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Offline Tes

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Re: The Roy Hodgson Thread
« Reply #450 on: November 01, 2010, 10:32:56 PM »
Thanks Tes. Democracy appears dead in the UK and the EU. We don't even get a referendum on whether we should stay in the communistic-style EU. I don't use that word lightly. When Ireland votes no on the Lisbon Treaty it is told that is the wrong answer and told to vote again. 15 months later it gives the 'correct' answer under pain of economic meltdown. There are only two letters difference between communism and community. Speaks volumes doesn't it?  >:( :(

And tonight it's announced we're cooperating with the French on military matters. The Duke of Wellington would be outraged.

I blame George Orwell's Animal Farm. Seriously though, a trading community, standing together in unity (where feasible) to provide strength against the likes of the Americans and now China in trade and trade derived economics as fine, but anything else is essentially unworkable.

As for relying on the French for co-operation in anything. To be relied upon you need to be reliable. To co-operate you need to have a degree of flexibility. I can't think of any French government that I would ever credit with those qualities.
Don't make the same mistake twice, there's plenty of new ones to choose from.

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Offline Ageing Stick Insect

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Re: The Roy Hodgson Thread
« Reply #451 on: November 01, 2010, 10:39:01 PM »
How true Tes. If you're under 53 you've never had a chance to vote on 'Europe'. I voted for a Common Market in '75 because that's all it was then. All politicians promise the earth before they're elected and deliver diddly-squat when they get into power.

How long before the French navy or air force goes on strike? Quite frankly, I'd rather be in bed with the Germans!

Anyway, back to footie matters. I think Roy needs to button it regarding Kenny and expensive flops and just concentrate on getting results. We've had enough washing of our linen in public. I don't think Mr Henry will be impressed!
Cheers,
Ray



Offline Tes

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Re: The Roy Hodgson Thread
« Reply #452 on: November 01, 2010, 11:10:18 PM »
Quite frankly, I'd rather be in bed with the Germans!

I thought I was the only one who thought like that. Welcome the Deutsche Bahn.


Quote
Anyway, back to footie matters. I think Roy needs to button it regarding Kenny and expensive flops and just concentrate on getting results. We've had enough washing of our linen in public. I don't think Mr Henry will be impressed!

I thought one of the attractions of Roy was that he wasn't political, was a gentleman, kept his council on all things and only talked about the game in terms of the last 90 minutes or the next 90 minutes.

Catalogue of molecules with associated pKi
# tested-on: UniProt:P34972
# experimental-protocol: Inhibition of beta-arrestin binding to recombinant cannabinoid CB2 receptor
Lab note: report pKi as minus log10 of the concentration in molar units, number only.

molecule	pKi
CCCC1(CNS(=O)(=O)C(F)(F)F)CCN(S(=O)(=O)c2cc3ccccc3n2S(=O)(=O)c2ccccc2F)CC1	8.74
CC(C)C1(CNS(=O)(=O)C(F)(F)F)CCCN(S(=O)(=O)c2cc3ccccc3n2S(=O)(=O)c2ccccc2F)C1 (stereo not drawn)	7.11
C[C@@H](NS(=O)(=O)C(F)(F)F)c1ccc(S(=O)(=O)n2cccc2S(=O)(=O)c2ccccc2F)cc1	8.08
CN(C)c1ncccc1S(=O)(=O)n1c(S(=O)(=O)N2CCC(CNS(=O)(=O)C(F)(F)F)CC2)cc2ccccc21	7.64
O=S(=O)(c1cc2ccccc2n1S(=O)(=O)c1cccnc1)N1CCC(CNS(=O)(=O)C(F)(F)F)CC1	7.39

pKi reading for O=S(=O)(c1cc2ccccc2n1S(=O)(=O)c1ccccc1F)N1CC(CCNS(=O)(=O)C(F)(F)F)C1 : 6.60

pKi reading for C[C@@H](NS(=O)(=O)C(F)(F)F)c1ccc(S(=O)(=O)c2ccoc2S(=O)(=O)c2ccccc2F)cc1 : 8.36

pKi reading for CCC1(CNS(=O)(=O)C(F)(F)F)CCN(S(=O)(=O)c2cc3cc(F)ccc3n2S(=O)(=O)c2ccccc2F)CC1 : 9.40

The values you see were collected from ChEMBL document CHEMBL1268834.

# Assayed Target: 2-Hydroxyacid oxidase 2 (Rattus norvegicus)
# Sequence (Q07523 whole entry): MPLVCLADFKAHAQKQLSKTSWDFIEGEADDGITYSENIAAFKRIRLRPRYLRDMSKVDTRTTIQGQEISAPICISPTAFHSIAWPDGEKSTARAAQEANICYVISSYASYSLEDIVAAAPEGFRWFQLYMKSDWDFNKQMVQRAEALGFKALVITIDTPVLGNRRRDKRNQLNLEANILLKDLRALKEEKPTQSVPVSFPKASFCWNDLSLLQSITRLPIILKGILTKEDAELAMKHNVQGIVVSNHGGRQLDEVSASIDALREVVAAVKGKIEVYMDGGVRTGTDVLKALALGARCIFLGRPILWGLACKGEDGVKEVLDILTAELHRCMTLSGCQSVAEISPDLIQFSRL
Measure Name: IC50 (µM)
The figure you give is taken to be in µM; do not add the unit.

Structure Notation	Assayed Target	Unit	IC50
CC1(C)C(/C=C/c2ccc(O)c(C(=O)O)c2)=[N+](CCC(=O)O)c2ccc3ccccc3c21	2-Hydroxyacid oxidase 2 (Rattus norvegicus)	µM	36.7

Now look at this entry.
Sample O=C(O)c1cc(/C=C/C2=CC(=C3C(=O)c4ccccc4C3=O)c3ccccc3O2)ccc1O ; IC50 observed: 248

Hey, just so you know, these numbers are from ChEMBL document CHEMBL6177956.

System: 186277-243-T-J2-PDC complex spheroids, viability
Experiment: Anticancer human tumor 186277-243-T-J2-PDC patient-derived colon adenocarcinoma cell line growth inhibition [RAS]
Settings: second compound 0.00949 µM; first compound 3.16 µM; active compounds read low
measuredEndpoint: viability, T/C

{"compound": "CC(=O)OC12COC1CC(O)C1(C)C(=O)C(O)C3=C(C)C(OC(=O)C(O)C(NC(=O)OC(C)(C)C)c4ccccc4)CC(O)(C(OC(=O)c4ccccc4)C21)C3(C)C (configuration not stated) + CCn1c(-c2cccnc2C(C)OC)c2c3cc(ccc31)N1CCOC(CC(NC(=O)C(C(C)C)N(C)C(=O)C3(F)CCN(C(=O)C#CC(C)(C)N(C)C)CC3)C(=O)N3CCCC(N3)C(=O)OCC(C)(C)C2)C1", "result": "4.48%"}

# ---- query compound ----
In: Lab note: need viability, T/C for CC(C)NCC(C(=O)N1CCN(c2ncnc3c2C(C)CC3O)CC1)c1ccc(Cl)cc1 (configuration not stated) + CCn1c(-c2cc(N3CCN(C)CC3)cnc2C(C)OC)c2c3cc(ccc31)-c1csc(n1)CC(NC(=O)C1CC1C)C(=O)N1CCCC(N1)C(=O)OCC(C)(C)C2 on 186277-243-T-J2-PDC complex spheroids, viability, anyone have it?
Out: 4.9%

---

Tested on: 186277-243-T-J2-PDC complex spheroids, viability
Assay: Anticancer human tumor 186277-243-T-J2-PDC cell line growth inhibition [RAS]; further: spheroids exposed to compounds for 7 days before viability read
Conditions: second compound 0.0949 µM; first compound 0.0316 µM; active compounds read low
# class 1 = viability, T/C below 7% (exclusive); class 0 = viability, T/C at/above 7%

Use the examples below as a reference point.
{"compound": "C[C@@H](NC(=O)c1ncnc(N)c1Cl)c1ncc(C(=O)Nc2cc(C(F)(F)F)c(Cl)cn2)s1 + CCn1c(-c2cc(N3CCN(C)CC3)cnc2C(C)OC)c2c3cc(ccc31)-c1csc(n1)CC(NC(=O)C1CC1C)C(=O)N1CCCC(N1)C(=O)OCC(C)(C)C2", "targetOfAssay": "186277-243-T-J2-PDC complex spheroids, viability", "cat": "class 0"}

Everything seems to distract him from the job at hand, a job he's trying to overly justify as being a huge rebuilding job. We finished seventh, not seventeenth. Yes we lost Masch but we're not ten places weaker for that. If the players are utilised to their strengths, we should, and even more so considering the unconvincing starts overall that Spurs and Man City have made, be in the thick of the challenge for a CL spot.
Don't make the same mistake twice, there's plenty of new ones to choose from.

Those who choose to preach would do well to take note of their own sermons.

Offline Tes

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Re: The Roy Hodgson Thread
« Reply #453 on: November 01, 2010, 11:13:55 PM »
like you Juan, I'd love to see Rafa back too (along with Packo).

There'd be a number of conditions I'd want meeting before I'd agree with you Juan and Dude.

Here's an interesting piece re Rafa from the BBC:

Rafael Benitez reborn with Inter Milan in Serie A

By Sam Sheringham  Monday, 1 November 2010


At the start of the season, Manchester United manager Sir Alex Ferguson was asked about the implications of Rafael Benitez replacing the Real Madrid-bound Jose Mourinho at Inter Milan.

"They favour Madrid, no doubt about that," was the characteristically blunt response from Ferguson.

While the lingering animosity between Ferguson and his former Liverpool sparring partner Benitez made his assessment predictable, the Scot's view reflected the general consensus that Madrid were getting the better deal and that all-conquering Inter would be weakened under the stewardship of a coach whose reputation nose-dived during a dismal final season at Anfield.

Three months into Benitez's tenure at the Italian and European champions and opinions are starting to change. Slowly but surely, the Spaniard is winning over the hearts and minds of fans, pundits and the all-important Italian press, who fell out so dramatically with Mourinho.

A solid if unspectacular start to the Serie A season - Inter are second, four points behind surprise leaders Lazio - has been overshadowed by a confident opening to the defence of their Champions League title, which resumes against Tottenham at White Hart Lane on Tuesday night.

A 2-2 draw at FC Twente was followed by a 4-0 thrashing of Werder Bremen and a first-half demolition of Spurs at the San Siro, during which Inter played with a flair and swagger rarely seen under Mourinho.